Women’s History Month: A Time to Celebrate!

Women's History Month

Women’s History Month

March is National Women’s History Month. Since 1987, the President of the United States makes an annual proclamation designating the month of March as a time to acknowledge the valuable contributions of women throughout history and in our current world.

The effort to bring attention to the significant impact of women throughout the course of time began in 1917, when March 8th was named International Women’s History Day. The idea of extending this single day observance was given birth in Sonoma County, California. In 1978, a group of educators concerned about the absence of women throughout the school curriculum made a proposal to the local government to declare the entire week of March 8th as Women’s History Week. The events and activities focused upon female heroines was a wild success. News of the popularity of this endeavor spread to other states, inspiring many to host their own Women’s History Week.

The movement reached national proportions when in 1980 President Jimmy Carter proclaimed the week of March 8th as National Women’s History Week. In his address to the nation, President Carter outlined his reasons for supporting this cause. “From the first settlers who came to our shores, from the first American Indian families who befriended them, men and women have worked together to build this nation. Too often the women were unsung and sometimes their contributions went unnoticed. But the achievements, leadership, courage, strength and love of the women who built America was as vital as that of the men whose names we know so well. Understanding the true history of our country will help us to comprehend the need for full equality under the law for all our people.”

During the years that followed, the observation of Women’s History Week gradually expanded into a month-long celebration among a growing number of states. Eventually this momentum was brought to the attention of the United States Congress. In 1987 Congress passed a bill approving the month of March as National Women’s History Month.

The vital importance of the establishment of National Women’s History Month was made clear to me through an incident that occurred in my own home nearly thirty years ago. I was reading a children’s picture book retelling an event in history to my two little girls, Eden and Ariel. At the story’s end, six year old Eden looked at me with a puzzled expression. “Didn’t any girls live then?” As I assured her that, ‘Yes, many girls lived back then,’ many other questions went flashing like fireworks through my brain.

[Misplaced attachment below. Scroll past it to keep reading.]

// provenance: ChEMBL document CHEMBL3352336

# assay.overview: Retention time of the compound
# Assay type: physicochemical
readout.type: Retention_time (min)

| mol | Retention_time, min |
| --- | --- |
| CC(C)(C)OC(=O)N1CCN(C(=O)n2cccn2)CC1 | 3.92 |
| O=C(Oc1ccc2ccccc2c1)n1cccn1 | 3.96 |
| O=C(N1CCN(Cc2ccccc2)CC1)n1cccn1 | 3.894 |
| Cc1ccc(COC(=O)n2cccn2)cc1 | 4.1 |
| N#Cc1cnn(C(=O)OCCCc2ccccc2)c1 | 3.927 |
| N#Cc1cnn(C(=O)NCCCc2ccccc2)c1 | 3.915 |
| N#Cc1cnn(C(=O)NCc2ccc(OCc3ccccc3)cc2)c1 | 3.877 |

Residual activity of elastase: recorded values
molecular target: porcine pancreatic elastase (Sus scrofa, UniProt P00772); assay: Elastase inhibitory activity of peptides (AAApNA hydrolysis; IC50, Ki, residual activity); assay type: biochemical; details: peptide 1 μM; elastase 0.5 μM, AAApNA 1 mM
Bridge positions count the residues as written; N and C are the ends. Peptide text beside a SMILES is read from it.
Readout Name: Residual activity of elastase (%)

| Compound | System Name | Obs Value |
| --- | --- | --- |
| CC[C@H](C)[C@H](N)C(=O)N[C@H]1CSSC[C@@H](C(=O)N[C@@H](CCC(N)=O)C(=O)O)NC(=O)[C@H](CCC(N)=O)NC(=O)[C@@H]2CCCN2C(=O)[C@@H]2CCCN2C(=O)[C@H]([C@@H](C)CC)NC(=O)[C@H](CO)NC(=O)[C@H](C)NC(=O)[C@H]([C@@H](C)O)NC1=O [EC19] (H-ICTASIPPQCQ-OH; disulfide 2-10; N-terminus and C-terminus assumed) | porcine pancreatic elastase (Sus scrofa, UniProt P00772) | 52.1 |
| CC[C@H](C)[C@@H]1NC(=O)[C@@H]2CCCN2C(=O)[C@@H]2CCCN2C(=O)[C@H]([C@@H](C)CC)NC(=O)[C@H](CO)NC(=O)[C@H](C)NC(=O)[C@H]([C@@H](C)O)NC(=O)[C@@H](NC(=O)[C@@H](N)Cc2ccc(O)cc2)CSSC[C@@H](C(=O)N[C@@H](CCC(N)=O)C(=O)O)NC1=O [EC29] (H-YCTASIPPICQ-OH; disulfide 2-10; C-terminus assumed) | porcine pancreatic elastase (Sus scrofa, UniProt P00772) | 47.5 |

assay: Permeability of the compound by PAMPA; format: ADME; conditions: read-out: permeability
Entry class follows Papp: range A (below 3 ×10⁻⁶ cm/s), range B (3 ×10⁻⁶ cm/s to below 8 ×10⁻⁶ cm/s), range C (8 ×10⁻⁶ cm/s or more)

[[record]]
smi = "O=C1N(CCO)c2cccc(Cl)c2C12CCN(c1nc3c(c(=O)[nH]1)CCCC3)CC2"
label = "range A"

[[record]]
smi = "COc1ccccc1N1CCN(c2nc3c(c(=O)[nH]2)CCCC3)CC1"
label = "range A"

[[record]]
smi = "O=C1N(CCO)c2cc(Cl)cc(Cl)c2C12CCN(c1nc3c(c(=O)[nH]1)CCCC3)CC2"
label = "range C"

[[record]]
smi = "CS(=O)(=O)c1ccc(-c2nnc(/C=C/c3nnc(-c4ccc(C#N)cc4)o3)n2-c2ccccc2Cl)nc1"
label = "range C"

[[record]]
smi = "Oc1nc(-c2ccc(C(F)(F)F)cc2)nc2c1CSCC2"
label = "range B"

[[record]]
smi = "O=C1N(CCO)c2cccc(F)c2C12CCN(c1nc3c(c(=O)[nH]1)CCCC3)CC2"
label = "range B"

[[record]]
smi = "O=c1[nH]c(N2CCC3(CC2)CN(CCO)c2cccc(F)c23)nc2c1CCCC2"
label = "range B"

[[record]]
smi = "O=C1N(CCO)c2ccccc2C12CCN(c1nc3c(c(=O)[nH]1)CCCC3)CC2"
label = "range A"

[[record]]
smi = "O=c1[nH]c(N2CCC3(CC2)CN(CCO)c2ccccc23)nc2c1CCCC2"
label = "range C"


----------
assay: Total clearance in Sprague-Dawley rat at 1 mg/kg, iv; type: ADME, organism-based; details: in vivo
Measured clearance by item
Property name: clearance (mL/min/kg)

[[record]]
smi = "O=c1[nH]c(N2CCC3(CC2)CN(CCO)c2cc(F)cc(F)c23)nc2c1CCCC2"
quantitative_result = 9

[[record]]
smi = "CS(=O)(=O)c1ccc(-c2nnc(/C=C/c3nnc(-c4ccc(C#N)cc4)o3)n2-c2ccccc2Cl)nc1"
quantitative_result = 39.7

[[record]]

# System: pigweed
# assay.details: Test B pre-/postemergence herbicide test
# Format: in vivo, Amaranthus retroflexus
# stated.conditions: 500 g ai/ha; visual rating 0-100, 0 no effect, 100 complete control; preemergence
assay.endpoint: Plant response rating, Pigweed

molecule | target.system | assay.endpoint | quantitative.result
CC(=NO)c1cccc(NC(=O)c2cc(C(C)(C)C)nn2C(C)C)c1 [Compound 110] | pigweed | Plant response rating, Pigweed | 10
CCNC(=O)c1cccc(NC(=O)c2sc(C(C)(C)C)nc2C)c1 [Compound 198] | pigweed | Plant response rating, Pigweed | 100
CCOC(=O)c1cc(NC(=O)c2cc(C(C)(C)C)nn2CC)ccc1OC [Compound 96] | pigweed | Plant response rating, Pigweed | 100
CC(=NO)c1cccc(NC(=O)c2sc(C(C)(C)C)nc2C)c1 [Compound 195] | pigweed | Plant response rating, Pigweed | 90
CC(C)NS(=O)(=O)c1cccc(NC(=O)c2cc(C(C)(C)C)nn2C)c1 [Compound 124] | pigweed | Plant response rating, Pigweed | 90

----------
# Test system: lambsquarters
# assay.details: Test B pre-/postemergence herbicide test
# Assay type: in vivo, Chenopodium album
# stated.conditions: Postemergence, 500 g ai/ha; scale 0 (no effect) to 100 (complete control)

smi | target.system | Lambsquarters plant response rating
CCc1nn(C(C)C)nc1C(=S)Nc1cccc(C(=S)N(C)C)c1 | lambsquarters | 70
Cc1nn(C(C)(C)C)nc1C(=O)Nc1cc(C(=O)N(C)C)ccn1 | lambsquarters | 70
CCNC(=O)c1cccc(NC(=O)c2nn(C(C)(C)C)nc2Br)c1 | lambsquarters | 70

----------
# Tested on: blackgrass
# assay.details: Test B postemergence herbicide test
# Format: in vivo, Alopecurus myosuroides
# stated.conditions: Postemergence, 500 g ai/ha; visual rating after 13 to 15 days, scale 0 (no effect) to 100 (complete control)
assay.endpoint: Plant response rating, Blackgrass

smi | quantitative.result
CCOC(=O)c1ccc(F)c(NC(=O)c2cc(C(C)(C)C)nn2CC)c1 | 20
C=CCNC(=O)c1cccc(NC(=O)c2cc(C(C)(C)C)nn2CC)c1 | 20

What kind of message was I conveying to my little girls by passing on a women-less history? Where were the heroic role models to inspire them to acts of charity and courage, to endure trials, or to strive to reach their own dreams? What kind of message were we as educators communicating to all the little girls sitting in American classrooms also wondering if any girls lived back then and if so, where were they?’

Louisa May Alcott

Louisa May Alcott

That question led me on a life-changing quest. I decided that I would search out the ‘lost women’ in history and convey their stories to my daughters. As a result, I discovered a wide world of both local and international heroines. Together, we stomped through the forest in search of the cave where Mary Rowlandson sheltered on a frigid February night in 1675 after being captured by Wampanoag warriors. We toured Fruitlands, the Concord home of novelist Louisa May Alcott while reading Little Women. Whenever I came across the names of ‘famous men’ in our history lessons, I looked for evidence of the women associated with them. For instance, I found that Nathanial Hawthorn, the famous American author, married Sofia Peabody, a gifted painter and the youngest of the accomplished Peabody Sisters.

Decades spent in search of history’s ‘lost women’ added a dynamic quality to family life and instilled a love of learning in my children. What I hadn’t anticipated was the unforeseen benefits my quest would hold for my own life. Reading their stories, the mundane details as well as the seasons of suffering and moments of victory, opened my eyes to a timeless sisterhood of brave, intelligent, enduring women of which I can proudly claim to be a part. Digging up the bones of entombed females has led me across the seas to travel along the very streets upon which they have walked, to tour the palaces within which some had held court, and to pay homage at their graves.

Women’s History Month 2017 is here! The National Women’s History Project is dedicated to writing women back into history. Each year it chooses a theme for the year and provides a wealth of information to expand our awareness, enhance our celebration, and inspire us to join in the cause of telling the truth and working for equality. Check out their website, www.nwhp.org.


Article originally posted:  Mar 7, 2017 @ 06:03